I have read the statistics for years now about the failed War on Drugs, prison-industrial complex, inflexible mandatory sentencing guidelines, and destructive impact of the justice system on African-American communities and lives. Judges and prison administrators are fed up. Addicts are incarcerated and remain mired in addiction. Families are destroyed. Still, at the end of the 2012 Sundance-winning documentary, "The House That I Live In," directed by Eugene Jarecki, I sat in stunned silence with a million thoughts racing in my head about the connected dots. This rarely happens to me and even less often about familiar topics.
"The House That I Live In," which the International Film Series is screening Tuesday, March 5th at 7 and 9pm, pulls together numerous different pieces of American dysfunction and inequality to present a devastating indictment of how our country deals with race and class. It sucks in the viewer with a personal story, that of how the War on Drugs has affected the family of the director's childhood housekeeper. It interweaves this narrative with interviews with people involved in the system (judges, prison officials, prison guards, etc.), historical information about the War on Drugs, interviews with a senator who helped create the situation, and other broader information.
The cherry on top of the sundae is an interview with David Simon, creator of the HBO five-season bravura meditation of the corrosive War on Drugs, "The Wire." As a journalist in Baltimore, Simon had
first-hand exposure to the Baltimore inner city and the impact of drugs on African-American communities. So, the man has cred and isn't just a Hollywood talking head. And any man who conceived of each season of his show as a novel with a meaty and important overarching theme and can write a scene where the principals communicate exclusively with various manifestations of a curse word is alright with me. Ok, sue me--I'm a fan, maybe even a rabid fan.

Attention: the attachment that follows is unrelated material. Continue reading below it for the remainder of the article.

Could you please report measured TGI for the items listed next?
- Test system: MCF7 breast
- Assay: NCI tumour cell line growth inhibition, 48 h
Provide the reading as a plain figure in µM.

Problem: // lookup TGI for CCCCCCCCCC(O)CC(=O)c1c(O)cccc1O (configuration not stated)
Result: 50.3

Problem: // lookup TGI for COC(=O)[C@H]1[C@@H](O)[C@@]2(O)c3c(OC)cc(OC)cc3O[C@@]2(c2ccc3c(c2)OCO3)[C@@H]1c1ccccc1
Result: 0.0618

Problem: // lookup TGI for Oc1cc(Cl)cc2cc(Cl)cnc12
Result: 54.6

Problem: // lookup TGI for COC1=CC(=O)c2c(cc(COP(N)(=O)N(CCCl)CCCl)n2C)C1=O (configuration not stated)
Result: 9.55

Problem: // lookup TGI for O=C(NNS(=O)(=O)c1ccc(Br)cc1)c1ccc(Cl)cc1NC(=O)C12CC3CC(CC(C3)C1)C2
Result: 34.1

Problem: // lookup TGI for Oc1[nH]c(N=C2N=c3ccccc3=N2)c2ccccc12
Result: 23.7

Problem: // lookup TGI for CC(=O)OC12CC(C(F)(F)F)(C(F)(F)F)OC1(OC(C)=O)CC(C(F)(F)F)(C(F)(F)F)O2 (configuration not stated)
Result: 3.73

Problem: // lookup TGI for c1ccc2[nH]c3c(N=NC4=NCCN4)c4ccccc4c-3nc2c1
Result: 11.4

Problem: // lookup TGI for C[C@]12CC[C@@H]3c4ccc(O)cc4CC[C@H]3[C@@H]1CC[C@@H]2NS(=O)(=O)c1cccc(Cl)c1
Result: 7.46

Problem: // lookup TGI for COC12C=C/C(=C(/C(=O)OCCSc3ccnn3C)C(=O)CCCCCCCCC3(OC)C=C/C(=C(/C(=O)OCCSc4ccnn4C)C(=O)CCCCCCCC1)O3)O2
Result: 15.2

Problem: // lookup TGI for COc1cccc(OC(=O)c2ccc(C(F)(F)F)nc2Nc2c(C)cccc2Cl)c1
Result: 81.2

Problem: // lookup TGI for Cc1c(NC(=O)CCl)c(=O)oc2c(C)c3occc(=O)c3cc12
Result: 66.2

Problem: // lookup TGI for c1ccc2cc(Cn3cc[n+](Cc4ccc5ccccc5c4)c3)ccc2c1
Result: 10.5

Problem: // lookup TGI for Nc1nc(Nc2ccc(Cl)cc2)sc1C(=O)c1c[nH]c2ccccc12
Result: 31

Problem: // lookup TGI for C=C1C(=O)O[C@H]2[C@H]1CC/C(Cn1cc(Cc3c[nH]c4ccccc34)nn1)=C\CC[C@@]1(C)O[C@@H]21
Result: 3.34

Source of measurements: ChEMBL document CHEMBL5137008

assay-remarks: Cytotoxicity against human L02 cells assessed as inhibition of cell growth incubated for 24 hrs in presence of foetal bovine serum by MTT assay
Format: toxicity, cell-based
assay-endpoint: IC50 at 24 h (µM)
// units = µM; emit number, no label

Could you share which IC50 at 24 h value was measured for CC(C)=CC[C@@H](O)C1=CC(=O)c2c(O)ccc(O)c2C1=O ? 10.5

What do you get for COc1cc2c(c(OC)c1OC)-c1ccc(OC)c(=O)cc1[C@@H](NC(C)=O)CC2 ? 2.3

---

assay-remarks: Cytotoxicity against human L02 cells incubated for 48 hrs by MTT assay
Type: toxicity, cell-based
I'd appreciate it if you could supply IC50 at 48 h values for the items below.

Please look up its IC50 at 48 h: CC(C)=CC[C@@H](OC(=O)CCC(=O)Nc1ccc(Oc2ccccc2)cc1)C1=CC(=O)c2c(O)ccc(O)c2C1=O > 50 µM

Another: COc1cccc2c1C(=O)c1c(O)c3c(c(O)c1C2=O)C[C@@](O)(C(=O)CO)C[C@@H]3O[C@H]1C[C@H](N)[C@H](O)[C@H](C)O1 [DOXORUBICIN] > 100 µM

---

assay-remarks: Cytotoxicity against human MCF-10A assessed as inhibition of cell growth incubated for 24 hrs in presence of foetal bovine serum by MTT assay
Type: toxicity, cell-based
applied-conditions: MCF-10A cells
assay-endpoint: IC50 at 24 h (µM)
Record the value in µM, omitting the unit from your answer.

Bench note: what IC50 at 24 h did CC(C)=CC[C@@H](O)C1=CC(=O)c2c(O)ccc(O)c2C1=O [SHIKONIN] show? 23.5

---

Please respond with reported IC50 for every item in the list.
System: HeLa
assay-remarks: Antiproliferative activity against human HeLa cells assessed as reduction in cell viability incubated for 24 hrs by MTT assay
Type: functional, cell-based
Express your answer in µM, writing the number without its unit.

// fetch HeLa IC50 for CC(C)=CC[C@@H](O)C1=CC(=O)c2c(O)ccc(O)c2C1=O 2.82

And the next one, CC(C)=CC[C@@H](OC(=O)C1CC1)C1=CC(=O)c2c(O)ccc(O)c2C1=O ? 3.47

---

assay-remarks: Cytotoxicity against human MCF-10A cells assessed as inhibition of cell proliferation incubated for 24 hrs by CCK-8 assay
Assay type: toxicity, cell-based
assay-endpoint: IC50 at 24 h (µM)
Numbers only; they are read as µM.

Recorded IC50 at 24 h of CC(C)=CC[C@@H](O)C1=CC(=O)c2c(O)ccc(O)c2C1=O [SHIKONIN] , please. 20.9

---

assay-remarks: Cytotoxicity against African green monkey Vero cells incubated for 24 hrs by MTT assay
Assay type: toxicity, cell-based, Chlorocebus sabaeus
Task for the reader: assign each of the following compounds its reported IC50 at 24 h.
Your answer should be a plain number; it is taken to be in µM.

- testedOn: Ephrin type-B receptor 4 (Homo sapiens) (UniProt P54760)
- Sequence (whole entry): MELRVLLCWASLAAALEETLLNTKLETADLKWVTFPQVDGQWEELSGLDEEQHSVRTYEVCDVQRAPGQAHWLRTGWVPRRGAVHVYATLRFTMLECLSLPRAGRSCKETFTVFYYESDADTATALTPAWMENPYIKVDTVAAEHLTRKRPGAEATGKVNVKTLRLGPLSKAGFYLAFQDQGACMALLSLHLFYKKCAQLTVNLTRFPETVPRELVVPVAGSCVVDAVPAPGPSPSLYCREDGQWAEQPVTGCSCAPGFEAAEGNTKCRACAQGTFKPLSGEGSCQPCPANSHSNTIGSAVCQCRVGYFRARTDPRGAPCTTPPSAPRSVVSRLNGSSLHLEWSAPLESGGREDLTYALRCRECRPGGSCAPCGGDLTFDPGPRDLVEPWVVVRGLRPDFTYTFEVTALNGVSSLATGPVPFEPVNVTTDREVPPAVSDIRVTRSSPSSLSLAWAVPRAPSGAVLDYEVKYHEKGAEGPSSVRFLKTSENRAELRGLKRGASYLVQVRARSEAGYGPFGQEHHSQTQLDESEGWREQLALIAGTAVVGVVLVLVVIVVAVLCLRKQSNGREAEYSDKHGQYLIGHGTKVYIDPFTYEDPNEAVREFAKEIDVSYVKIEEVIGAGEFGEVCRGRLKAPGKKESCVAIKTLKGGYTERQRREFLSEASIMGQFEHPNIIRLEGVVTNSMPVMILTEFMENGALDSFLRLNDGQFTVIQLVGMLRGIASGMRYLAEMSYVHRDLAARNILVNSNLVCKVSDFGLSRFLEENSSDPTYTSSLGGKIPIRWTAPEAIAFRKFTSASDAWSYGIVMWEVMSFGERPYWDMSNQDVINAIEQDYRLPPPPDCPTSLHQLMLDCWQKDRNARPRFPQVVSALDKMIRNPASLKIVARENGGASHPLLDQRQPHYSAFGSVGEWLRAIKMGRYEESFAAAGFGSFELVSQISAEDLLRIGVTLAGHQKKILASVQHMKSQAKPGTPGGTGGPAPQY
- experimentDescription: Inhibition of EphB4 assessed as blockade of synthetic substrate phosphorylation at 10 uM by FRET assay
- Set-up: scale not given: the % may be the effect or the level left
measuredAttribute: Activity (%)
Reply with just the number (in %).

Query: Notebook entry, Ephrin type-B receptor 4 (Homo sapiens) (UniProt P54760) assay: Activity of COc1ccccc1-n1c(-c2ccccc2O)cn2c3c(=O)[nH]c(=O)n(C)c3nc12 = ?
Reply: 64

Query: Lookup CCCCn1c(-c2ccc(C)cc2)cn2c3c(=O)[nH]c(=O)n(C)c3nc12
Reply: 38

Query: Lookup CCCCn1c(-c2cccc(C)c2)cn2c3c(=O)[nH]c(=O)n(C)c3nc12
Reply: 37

I thought Simon was going to offer some choice words about drugs and African-American communities. Instead, he delivers an analysis near the end of the film of how America has treated and conceives of its underclass that put the previous material of the film into a context that totally blew my mind and brought up questions for which I have no answers.
In the waning of the empire, there are no endless opportunities and brighter days for everyone, much less our poor and working class. In an era of budget-cutting and austerity, educational institutions, never stellar in poorer communities,cannot provide the way out. Hell, we are even cutting back food subsidies to poor mothers and their infants and toddlers. And there are politicians who are cheering on these measures. Simple reality in this country keeps falling into a bad case of surrealism. It stands to reason that films that put the pieces together, rather than plunge me into escapism, blow my mind.
I know this probably reads more like a lefty screed and less like cinematic analysis. But when it comes down it, I believe that cinema is at its best when it opens my mind and makes me wonder about the world. Sometimes, this takes the form of a fictional aesthetically beautiful fantasy, like "Holy Motors" where I found myself contemplating reinvention and the protean nature of identity and performance. Other times, it is a documentary that slaps me across the face, holds me rapt with its varied way of presenting vivid and important information, and haunts me with its ideas.
The end result is this is a film that I want everyone I know to see. It's important, provocative in the best sense of the word, and worth the time. Hopefully, you can come up with better solutions to the issues that it brings up than I have.
If there's only one film that you see at the IFS this semester (and given the quality of the offerings, that would be a shame), show up for this film and invite your friends to come with you.